Uganda’s health sector disclosure improving but still low, losing billions
Ugandan health authorities have improved their disclosure of public health contracts this year following a report by open contracting advocates from civil society drawing attention to the issue, as well as training conducted with civil servants on how to use the government’s electronic procurement system. The number of contracts published on the government’s procurement portal by health authorities increased in early 2020, and despite a drop when coronavirus lockdowns were enforced in March, are higher overall this year compared to 2018/19. From June to September 2020, 799 health contracts were published on the portal, which is almost as many contracts (856) published for the whole of the 2018/19 financial year. Despite this improvement, disclosure of health contracts remains low, even as the sector’s budget has increased in recent years.
Transparency in public procurement is more critical than ever this year as the government battles to curb the coronavirus outbreak and ensure Ugandans get the healthcare they need. Like many countries across the world, to respond to the health emergency, the country has relied on emergency procedures to procure large volumes of equipment and supplies rapidly, while relaxing measures for accountability. But important details needed to determine how these funds are being spent, such as the unit price, the intended recipients, and supplier, have not been released to the public. Based on previous experiences with the Ebola crisis, we know that such conditions make emergency procurement spending highly vulnerable to corruption and other abuses.
Our analysis of official data shows many procuring entities were already falling short on disclosing their contracts before the crisis. According to the Africa Freedom of Information Centre’s (AFIC) latest study of Uganda’s procurement data, 30% of procuring entities in the health sector (six out of 20) have never published data about their contracts on the Government Procurement Portal (GPP) even though publication is required by law. Consequently, less than 1% of the total expected value of health procurement — 10 billion out of 1.4 trillion Ugandan shillings (UGX) (US$2.7 million of US$378 million) from 2016 to 2019 — is open to public scrutiny.
Our review of the contracts published on the procurement portal showed that nearly one in every two health contracts from 2016 to 2019 had a price above the market price. Consequently, the Ugandan government lost more than UGX 85.5 billion (US$23 million) through inflated costs. Considering that only 1% of the expected data was disclosed by the health sector, the total amount of money lost by the government is staggering.
The analysis was conducted as part of a report published by AFIC in July, with support from the William and Flora Hewlett Foundation, which examined various performance indicators of the procurement system: disclosure, efficiency, competition, time overruns, cost overruns and value for money. The report focused on central government agencies in four high-value sectors: agriculture, education, health and works/transport.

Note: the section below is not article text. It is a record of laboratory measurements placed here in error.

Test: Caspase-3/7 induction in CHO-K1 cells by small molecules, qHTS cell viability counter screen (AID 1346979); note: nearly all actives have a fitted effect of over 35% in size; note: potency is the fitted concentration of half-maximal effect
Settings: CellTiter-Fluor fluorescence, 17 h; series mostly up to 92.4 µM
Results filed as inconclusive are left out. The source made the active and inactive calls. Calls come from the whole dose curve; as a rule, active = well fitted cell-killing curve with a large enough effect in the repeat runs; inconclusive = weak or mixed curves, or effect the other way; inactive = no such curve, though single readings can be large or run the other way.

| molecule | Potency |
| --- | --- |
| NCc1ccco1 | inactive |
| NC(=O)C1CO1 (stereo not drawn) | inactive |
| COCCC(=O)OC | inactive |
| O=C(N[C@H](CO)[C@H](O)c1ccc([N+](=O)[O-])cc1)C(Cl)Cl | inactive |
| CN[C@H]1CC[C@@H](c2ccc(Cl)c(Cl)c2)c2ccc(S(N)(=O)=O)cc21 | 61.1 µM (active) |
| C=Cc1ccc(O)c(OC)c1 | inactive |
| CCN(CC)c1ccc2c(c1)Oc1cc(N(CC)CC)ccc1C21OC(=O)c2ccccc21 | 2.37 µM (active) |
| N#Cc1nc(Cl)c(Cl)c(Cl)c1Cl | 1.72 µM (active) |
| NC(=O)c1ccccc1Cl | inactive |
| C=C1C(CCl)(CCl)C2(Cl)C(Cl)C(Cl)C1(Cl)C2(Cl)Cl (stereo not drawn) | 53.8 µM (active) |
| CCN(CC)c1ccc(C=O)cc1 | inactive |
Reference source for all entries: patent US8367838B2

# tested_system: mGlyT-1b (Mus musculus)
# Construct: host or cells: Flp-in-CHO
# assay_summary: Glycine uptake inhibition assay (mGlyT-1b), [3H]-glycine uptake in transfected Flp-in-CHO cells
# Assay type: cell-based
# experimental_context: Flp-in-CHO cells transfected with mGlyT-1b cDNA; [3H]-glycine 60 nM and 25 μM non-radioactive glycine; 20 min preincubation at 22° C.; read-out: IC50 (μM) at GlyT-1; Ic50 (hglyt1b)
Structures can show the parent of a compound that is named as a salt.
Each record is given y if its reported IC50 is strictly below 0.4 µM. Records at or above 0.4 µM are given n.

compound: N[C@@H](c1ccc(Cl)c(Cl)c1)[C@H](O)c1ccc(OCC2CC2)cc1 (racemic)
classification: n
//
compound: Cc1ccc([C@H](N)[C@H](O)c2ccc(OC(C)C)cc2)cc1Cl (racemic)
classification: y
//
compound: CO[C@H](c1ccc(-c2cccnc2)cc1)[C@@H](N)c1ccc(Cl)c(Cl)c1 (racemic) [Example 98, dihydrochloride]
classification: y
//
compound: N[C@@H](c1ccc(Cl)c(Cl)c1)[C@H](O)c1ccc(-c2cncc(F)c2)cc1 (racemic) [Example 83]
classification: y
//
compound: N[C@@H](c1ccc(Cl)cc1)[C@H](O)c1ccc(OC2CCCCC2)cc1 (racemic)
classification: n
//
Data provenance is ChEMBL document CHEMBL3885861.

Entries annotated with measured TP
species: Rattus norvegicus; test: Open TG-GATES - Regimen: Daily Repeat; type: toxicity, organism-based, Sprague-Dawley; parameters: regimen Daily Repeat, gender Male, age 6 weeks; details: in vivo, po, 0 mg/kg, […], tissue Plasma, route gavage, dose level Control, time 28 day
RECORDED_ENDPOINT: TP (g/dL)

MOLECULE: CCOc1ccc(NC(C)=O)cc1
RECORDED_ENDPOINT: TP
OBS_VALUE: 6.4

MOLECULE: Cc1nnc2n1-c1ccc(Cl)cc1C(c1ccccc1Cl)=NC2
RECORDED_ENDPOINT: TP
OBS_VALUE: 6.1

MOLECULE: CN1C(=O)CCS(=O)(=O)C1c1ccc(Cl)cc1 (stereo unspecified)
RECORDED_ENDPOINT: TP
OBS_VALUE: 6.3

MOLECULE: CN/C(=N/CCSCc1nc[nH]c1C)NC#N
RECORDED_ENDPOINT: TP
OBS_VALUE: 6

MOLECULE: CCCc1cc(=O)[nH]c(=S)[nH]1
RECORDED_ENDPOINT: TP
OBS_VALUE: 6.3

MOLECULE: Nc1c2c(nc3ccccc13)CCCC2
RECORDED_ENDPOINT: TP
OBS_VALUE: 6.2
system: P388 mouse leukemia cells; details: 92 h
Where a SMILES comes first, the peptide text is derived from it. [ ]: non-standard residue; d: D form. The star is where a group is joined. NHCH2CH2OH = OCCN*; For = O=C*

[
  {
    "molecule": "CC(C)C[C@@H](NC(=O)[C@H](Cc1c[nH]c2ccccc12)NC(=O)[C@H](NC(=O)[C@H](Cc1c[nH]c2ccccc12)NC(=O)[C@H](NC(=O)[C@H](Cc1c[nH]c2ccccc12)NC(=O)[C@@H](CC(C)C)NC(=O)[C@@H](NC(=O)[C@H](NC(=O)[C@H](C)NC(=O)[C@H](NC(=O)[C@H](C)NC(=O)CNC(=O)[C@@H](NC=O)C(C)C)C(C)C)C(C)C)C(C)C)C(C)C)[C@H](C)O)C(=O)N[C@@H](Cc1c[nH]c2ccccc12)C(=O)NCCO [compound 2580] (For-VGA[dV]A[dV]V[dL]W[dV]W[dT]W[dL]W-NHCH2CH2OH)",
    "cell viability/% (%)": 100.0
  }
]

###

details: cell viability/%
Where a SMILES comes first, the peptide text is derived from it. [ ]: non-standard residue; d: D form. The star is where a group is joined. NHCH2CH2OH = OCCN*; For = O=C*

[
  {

Data on the government procurement portal shows central government agencies in the health sector disclosed less data than in previous years, from UGX 172 billion in 2016/17 to just UGX 11 billion in 2018/19. Only 40% of procuring entities (PDEs) in the health sector disclosed their contracts to the procurement portal in 2018/19 compared to 70% in 2016/17.
Long delays in the tendering process are also common. In the case of international bidding, the process takes at least two months (70 days) longer than it should, according to a review of health contracts in the procurement portal from the last three years, while for domestic bidding the delay is one and a half months (43 days). Such hold-ups imply citizens struggle to get the health services they require even when resources are available.
For five years, AFIC has been engaging Uganda’s public procurement oversight agency, finance ministry and procuring entities to embrace open contracting and to enable various actors to use open data on public procurement in their work, including civil society organizations, suppliers, and researchers.
The Government has collaborated positively with AFIC to redesign its official procurement portal to align it with the Open Contracting Data Standard, an internationally recognized schema for structuring public contracting data. Thanks to the redesign, AFIC has been able to develop other software tools that consume the portal’s data to keep track of what data is being disclosed and what it reveals about Uganda’s procurement processes. This helps us to understand what is working well and where there is still room for improvement.